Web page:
"When you have ownership over the token, you can list it on the IP market, not just on a single-use basis, but you can make it available to those who want to use your music, like a movie company, or I can rent it to you for an event, for example," Senior Blockchain Solutions Specialist Will Liu tells us. Coupled with subtle checkpoints embedded in the songs and dedicated technologies developed to detect these identifiers, they've created a clear-cut system that makes it easy to report those that haven't obtained the proper licenses. "With our network, if you have a token that contains enough information to describe the content, we can connect with the online courts and submit the evidence. It's easy, and helps creators to defend their rights more efficiently without having to go to the courts in person," Liu continues. More information, more cases filed, and more protocol all means more protection.
"If it's a clear case and the evidence is solid then the whole process is just streamlined," he concludes. And with verifiable records and secure transactions, there's more than enough information to protect and support content creators.
Onchain acts as the parent company for their nonprofit, public blockchain platform by the name of Ontology — meaning the philosophical study of being. Among the many projects Ontology is looking to get involved with is the UN-backed digital identification initiative ID2020. "They're working toward some really interesting things like giving refugees who've had to leave their homes means of identification," Ontology's Senior Marketing Associate Daniel Assab tells me. "For those that have lost their IDs and papers, this system gives them proof of land titles and country of residence among other things, helping to rebuild their identity with blockchain so that they have something tamper proof they can use to cross borders."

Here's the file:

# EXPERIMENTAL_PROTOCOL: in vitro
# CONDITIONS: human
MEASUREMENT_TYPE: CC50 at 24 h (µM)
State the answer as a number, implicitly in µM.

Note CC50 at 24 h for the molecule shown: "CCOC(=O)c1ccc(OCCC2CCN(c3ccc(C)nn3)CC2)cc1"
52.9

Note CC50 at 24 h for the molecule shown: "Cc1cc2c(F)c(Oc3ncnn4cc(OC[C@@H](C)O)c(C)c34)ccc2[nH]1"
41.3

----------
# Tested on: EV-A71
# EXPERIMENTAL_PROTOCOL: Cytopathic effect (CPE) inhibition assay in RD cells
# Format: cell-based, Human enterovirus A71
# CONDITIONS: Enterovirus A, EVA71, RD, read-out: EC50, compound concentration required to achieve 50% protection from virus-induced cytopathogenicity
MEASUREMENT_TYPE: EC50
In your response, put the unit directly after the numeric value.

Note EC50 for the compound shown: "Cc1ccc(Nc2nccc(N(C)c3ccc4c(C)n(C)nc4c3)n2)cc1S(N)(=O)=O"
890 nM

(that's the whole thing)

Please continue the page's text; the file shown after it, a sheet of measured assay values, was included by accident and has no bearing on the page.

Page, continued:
Image via Pixabay
There are a number of ways that blockchain can be used, and is currently being used, to aid in the growing global refugee crisis. In some camps, token systems have been implemented to eliminate the need for physical currencies, enabling resources to be acquired and distributed in an easily traceable and controlled way. As of 2017, blockchain is also being used to help asylum seekers integrate in Finland through the use of blockchain debit cards, effectively replacing a bank account, linking financial transactions to individuals and ensuring a certain amount of financial security for newcomers.